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How Political Bias Alters Economic Understanding

Daniel B. Klein and Zeljka Buturovic did a study about a year ago that you may have heard about which purported to show that self-identified liberals and progressives had lower levels of understanding about economics…Now they’ve run a new study with different questions and the results appear to indicate that the gap is, indeed, all about which questions you ask…

cognitive dissonance

Basically when you ask questions where the left-wing answer is also the one supported by economics, suddenly left-wing people have a better understanding of economics. But when you ask the other set of questions, it comes out the other way.

-Matt Yglesias, Confirmation Bias And Economic Knowledge

As I have pointed out on several occasions, humans are built to be hypocritical. We seek ideological consistency. But the world is complex and our mental models are built to reduce that complexity, making those mental frameworks inadequate at registering contradictions in the real world. If any facts go against us, we just dismiss them through selective editing or simply by making stuff up to support our original thinking.

When it comes to politics, when it comes to economics, the facts don’t really matter. Human reasoning is not designed to pursue truth but to argue a point. It’s mainly about philosophical predisposition. If the cognitive dissonance is large enough, most people do eventually come around. This is what we saw in Germany in the aftermath of revelations of genocide by the Nazis.

Otherwise, the only way one gets around this is by hedging and not committing to a view before taking in the information. That’s really hard to do because it can make you look like someone with "high ambivalence" – a flake. How many people are going to want to do that? If you think you’re one of those people who can resist confirmation bias, think again. Remember that 80% of people think they’re above average drivers too. It’s called illusory superiority.

About 

Edward Harrison is the founder of Credit Writedowns and a former career diplomat, investment banker and technology executive with over twenty years of business experience. He is also a regular economic and financial commentator on BBC World News, CNBC Television, Business News Network, CBC, Fox Television and RT Television. He speaks six languages and reads another five, skills he uses to provide a more global perspective. Edward holds an MBA in Finance from Columbia University and a BA in Economics from Dartmouth College. Edward also writes a premium financial newsletter. Sign up here for a free trial.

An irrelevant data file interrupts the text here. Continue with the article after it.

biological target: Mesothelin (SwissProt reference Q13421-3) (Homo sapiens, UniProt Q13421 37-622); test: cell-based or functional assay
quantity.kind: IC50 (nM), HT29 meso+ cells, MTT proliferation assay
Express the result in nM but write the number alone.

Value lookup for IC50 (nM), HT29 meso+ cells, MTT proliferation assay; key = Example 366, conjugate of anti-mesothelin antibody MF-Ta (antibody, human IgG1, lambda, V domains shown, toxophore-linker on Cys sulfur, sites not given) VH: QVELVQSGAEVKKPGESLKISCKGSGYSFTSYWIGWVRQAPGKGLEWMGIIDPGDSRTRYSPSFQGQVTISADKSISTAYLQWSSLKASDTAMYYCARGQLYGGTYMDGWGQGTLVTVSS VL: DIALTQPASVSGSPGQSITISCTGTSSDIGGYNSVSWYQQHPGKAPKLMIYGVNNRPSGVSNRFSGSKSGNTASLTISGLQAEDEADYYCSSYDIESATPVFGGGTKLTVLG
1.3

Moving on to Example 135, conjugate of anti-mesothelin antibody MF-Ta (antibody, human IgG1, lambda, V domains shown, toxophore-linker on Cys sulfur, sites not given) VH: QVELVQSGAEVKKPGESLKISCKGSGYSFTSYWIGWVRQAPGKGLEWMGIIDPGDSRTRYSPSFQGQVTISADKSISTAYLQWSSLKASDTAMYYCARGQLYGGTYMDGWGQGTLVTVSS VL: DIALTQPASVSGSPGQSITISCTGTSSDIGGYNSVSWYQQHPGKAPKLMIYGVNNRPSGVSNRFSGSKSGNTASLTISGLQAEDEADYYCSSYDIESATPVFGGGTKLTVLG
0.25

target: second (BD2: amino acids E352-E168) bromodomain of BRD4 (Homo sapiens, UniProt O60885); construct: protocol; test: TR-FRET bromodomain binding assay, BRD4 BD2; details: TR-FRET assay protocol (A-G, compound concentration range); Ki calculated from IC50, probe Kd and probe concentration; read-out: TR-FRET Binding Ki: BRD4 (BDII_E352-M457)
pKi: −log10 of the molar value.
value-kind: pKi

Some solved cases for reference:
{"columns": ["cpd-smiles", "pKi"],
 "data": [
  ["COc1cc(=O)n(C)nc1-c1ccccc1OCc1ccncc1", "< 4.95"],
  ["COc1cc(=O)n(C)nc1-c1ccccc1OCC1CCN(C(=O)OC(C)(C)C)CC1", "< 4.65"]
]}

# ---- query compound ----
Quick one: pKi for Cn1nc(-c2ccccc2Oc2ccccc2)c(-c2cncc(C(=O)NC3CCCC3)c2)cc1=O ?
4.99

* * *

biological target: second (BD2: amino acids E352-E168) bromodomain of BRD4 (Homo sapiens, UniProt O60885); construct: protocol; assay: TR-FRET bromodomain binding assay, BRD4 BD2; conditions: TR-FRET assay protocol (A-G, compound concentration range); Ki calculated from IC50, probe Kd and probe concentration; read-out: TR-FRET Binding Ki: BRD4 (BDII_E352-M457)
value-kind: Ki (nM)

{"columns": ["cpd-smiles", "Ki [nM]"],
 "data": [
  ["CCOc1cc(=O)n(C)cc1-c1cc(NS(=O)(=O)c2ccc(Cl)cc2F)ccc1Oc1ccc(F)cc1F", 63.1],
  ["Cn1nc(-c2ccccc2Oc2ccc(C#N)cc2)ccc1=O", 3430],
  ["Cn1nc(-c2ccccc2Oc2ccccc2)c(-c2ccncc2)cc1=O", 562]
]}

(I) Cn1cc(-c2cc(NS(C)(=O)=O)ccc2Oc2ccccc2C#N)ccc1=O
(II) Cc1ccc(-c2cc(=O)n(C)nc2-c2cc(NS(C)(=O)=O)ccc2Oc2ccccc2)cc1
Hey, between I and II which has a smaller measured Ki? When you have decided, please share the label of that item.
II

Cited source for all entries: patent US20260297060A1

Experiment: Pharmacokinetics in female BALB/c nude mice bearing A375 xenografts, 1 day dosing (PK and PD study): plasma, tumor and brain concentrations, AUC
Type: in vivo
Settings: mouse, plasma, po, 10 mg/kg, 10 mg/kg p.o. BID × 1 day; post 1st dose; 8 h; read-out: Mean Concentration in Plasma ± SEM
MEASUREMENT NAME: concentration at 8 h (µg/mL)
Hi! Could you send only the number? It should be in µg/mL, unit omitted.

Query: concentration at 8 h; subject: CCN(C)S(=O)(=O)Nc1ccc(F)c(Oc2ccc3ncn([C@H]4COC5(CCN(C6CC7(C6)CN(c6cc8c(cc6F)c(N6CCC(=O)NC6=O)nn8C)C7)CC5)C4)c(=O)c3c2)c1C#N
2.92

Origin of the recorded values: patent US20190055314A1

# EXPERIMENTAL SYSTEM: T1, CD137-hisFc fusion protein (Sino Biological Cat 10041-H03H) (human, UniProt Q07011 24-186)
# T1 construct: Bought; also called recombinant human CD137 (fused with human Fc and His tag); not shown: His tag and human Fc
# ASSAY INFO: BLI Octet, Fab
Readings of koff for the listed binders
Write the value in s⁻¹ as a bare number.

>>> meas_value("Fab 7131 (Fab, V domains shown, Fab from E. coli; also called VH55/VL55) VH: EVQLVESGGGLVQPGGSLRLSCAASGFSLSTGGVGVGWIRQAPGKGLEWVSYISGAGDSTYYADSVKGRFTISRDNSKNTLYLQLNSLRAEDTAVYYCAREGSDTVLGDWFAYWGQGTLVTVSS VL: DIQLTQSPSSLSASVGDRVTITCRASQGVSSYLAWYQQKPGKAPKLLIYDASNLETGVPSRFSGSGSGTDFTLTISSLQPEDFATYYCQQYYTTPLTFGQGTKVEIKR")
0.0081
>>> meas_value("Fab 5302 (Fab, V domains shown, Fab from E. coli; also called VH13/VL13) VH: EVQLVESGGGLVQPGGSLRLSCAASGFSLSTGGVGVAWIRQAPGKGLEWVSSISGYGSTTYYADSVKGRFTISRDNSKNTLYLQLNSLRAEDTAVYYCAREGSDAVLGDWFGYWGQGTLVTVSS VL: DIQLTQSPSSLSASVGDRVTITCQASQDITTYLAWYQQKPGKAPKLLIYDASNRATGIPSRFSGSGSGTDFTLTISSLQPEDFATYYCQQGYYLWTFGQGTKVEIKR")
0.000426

2 Comments

  1. Rick Clark says:

    I totally agree with you Edward. I try to do everything to fight these tendencies in myself.

  2. fresnodan says:

    I have a very small penis which I have been told that I don’t use very well. 
    But I would be interested in knowing what the “correct” answers to the questions are…
    It strikes me that the criteria used for evaluating the answers is the debatable point, as well as the criteria for inclusion in the dataset, and timeframes as well.  For example, in number 15, did unemployment go down after war was declared by the US?  Was that a criteria?  Were Germans better off after the annexation of the Sudentenland, but much worse off 4 years later?

  3. Anonymous says:

    I have a very small penis which I have been told that I don’t use very well. 
    But I would be interested in knowing what the “correct” answers to the questions are…
    It strikes me that the criteria used for evaluating the answers is the debatable point, as well as the criteria for inclusion in the dataset, and timeframes as well.  For example, in number 15, did unemployment go down after war was declared by the US?  Was that a criteria?  Were Germans better off after the annexation of the Sudentenland, but much worse off 4 years later?